The Perfect Human (Det Perfekte Menneske)

Jørgen Leth (Denmark)

Galata Greek Primary School

“Suspended in a seemingly endless white space, the interactions of [a] couple are meticulously dissected. The ‘perfect humans’ … are identified as human only through the objects and rituals that define themselves and their intimate relationship. Basic human actions — smoking, dancing, eating — are seen to be anchored to a constellation of articles and practices that we have surrounded ourselves with. Even when the couple ultimately undress to make love, they are still entangled in a sea of ‘fresh, fragrant sheets’ over a ‘soft, springy mattress.’ The notions of human and design appear inseparable at all times… Clipping one’s nails with a nail-clipper, shaving one’s beard with foam and razor, applying blush with a brush are all daily small actions that make humans; actions of constant redesign to reach moments of fleeting ‘perfection.’” –EK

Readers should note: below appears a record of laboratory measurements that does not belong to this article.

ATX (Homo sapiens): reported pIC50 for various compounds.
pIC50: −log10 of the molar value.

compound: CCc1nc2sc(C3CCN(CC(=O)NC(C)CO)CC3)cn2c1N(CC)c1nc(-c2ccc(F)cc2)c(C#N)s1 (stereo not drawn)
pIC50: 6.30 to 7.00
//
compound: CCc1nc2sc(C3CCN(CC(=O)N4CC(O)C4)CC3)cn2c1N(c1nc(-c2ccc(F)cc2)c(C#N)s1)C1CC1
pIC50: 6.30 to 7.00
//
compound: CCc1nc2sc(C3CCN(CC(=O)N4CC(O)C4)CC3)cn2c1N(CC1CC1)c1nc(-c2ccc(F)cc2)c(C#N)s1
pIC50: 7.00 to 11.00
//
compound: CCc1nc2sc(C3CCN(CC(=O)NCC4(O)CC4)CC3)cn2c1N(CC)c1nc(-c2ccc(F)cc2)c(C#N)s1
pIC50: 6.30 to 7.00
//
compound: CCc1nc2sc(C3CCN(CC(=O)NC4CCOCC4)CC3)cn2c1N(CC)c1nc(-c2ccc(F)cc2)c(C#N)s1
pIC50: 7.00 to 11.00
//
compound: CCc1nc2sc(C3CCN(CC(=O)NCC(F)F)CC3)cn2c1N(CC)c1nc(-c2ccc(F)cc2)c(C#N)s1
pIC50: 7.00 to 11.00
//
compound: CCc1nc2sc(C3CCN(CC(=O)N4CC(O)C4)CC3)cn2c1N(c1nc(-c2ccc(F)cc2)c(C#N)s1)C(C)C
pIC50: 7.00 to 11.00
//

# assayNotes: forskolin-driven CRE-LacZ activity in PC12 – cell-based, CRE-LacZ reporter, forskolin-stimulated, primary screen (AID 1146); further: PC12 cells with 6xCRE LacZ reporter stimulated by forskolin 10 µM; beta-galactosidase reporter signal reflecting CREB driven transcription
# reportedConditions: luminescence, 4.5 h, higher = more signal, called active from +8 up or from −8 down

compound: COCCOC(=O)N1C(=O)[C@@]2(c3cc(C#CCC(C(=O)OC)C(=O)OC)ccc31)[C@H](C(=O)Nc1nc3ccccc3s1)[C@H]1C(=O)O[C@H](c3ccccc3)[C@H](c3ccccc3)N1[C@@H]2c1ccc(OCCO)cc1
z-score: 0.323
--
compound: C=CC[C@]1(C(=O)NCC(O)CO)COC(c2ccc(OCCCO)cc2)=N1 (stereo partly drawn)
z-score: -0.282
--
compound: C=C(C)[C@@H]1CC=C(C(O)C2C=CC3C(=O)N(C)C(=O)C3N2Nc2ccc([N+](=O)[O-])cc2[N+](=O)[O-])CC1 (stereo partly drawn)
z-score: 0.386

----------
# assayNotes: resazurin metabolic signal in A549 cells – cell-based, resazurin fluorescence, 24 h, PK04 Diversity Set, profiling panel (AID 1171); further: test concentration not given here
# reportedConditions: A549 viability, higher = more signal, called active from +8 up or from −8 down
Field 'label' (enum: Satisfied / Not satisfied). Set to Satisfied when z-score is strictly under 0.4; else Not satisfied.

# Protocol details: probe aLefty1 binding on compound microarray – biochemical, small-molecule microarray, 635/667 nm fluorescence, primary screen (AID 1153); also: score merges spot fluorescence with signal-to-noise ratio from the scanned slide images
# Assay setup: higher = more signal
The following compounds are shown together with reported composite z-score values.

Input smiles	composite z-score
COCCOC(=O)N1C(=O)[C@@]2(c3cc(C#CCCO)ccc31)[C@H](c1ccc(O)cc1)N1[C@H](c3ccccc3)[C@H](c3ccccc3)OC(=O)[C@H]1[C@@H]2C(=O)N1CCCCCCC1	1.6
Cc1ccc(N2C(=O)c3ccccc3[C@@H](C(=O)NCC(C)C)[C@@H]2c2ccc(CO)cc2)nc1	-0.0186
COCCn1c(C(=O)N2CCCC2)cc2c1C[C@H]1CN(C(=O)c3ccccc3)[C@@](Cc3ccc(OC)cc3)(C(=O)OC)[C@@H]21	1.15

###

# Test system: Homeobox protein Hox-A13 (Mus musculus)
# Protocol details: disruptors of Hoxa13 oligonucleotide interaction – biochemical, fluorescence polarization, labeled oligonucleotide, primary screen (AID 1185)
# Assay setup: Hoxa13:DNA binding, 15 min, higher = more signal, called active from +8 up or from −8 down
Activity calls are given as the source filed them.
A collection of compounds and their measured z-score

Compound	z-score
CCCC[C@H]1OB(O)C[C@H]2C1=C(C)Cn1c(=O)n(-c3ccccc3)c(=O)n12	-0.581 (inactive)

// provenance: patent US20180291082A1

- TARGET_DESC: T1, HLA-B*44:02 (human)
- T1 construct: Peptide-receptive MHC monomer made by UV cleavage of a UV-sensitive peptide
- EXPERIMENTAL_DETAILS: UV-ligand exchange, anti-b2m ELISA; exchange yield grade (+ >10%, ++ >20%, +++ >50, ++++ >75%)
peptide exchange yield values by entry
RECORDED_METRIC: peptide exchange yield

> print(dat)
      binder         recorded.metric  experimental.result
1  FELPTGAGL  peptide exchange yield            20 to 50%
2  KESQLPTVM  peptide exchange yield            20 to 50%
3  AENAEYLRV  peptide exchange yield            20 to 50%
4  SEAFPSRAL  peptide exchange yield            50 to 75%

The Perfect Human (Det Perfekte Menneske) is a short film classic written and directed by Danish director Jørgen Leth in 1967. The 12-minute experimental film presents a series of abstract episodes in the life of a well-dressed couple — a man and a woman — as “perfect” specimens of the human species. The film “objectively” documents the couple’s anatomy, their physical capabilities and their “perfect functioning.” It is as if design is what ultimately makes humans “perfect.”